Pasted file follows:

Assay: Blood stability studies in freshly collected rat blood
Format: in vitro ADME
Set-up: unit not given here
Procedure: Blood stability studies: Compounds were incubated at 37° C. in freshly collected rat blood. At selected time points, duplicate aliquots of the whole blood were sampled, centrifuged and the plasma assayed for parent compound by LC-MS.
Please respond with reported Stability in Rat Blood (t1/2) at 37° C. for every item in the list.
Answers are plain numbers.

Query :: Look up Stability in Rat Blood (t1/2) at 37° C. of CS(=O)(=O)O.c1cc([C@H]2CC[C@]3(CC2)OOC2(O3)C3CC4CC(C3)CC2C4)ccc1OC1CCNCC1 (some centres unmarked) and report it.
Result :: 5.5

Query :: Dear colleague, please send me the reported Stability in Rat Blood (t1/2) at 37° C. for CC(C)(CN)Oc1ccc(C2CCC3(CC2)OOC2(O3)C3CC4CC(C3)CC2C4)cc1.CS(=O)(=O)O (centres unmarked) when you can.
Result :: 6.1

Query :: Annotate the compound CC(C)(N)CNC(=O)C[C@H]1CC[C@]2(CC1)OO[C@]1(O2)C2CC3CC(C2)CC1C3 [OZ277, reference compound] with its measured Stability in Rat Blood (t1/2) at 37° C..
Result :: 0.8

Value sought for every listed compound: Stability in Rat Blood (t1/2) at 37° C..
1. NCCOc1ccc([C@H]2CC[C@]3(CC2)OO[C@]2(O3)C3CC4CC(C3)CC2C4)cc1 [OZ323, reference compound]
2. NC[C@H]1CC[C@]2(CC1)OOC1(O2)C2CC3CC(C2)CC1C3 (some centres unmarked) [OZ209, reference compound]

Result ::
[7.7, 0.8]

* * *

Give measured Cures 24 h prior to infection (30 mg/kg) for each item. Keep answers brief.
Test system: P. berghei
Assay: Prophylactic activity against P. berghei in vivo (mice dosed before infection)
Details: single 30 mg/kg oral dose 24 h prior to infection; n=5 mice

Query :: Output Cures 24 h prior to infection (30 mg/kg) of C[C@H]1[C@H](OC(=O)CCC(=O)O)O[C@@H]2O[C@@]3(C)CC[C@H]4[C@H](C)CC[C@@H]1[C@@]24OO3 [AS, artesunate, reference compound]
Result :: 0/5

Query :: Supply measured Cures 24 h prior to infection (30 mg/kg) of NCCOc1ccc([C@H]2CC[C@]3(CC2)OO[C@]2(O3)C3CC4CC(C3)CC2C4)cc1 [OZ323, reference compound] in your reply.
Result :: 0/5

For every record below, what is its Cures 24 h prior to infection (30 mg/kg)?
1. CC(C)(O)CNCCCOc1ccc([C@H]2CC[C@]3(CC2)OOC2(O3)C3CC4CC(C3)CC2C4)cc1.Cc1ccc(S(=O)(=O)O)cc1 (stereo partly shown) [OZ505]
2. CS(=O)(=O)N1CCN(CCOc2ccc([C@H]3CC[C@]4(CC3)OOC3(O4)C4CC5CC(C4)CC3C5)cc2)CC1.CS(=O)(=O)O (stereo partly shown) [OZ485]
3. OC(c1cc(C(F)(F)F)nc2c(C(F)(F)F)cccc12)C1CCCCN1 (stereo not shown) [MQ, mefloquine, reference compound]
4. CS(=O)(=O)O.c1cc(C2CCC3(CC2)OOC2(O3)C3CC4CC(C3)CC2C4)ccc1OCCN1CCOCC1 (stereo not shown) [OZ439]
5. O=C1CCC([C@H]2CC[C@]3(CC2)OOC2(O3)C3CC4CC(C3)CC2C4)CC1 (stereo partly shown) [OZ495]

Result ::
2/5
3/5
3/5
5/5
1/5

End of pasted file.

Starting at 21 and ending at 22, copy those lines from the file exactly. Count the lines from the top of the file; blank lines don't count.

Assay: Prophylactic activity against P. berghei in vivo (mice dosed before infection)
Details: single 30 mg/kg oral dose 24 h prior to infection; n=5 mice